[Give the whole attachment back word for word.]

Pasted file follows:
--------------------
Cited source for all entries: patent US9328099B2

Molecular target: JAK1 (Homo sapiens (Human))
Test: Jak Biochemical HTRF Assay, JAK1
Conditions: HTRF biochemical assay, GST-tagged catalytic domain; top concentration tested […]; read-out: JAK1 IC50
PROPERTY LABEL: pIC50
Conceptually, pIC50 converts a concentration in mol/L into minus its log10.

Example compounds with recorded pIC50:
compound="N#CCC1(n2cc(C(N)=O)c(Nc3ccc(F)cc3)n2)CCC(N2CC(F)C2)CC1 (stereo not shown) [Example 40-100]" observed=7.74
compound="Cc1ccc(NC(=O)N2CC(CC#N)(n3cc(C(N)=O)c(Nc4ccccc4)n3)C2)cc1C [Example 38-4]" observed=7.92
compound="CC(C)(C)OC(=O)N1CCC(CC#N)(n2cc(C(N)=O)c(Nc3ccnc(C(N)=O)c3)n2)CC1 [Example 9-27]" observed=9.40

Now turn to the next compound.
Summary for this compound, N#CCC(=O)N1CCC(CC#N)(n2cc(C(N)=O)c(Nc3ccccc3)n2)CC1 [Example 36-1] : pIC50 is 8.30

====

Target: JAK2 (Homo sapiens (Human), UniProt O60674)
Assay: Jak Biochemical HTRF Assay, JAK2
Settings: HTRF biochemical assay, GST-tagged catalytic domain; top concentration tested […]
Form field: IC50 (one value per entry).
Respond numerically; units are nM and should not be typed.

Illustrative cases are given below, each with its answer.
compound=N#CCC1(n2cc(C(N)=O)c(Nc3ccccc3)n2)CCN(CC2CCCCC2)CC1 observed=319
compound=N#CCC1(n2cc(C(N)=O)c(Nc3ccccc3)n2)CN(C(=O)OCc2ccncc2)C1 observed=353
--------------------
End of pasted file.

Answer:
Cited source for all entries: patent US9328099B2

Molecular target: JAK1 (Homo sapiens (Human))
Test: Jak Biochemical HTRF Assay, JAK1
Conditions: HTRF biochemical assay, GST-tagged catalytic domain; top concentration tested […]; read-out: JAK1 IC50
PROPERTY LABEL: pIC50
Conceptually, pIC50 converts a concentration in mol/L into minus its log10.

Example compounds with recorded pIC50:
compound="N#CCC1(n2cc(C(N)=O)c(Nc3ccc(F)cc3)n2)CCC(N2CC(F)C2)CC1 (stereo not shown) [Example 40-100]" observed=7.74
compound="Cc1ccc(NC(=O)N2CC(CC#N)(n3cc(C(N)=O)c(Nc4ccccc4)n3)C2)cc1C [Example 38-4]" observed=7.92
compound="CC(C)(C)OC(=O)N1CCC(CC#N)(n2cc(C(N)=O)c(Nc3ccnc(C(N)=O)c3)n2)CC1 [Example 9-27]" observed=9.40

Now turn to the next compound.
Summary for this compound, N#CCC(=O)N1CCC(CC#N)(n2cc(C(N)=O)c(Nc3ccccc3)n2)CC1 [Example 36-1] : pIC50 is 8.30

====

Target: JAK2 (Homo sapiens (Human), UniProt O60674)
Assay: Jak Biochemical HTRF Assay, JAK2
Settings: HTRF biochemical assay, GST-tagged catalytic domain; top concentration tested […]
Form field: IC50 (one value per entry).
Respond numerically; units are nM and should not be typed.

Illustrative cases are given below, each with its answer.
compound=N#CCC1(n2cc(C(N)=O)c(Nc3ccccc3)n2)CCN(CC2CCCCC2)CC1 observed=319
compound=N#CCC1(n2cc(C(N)=O)c(Nc3ccccc3)n2)CN(C(=O)OCc2ccncc2)C1 observed=353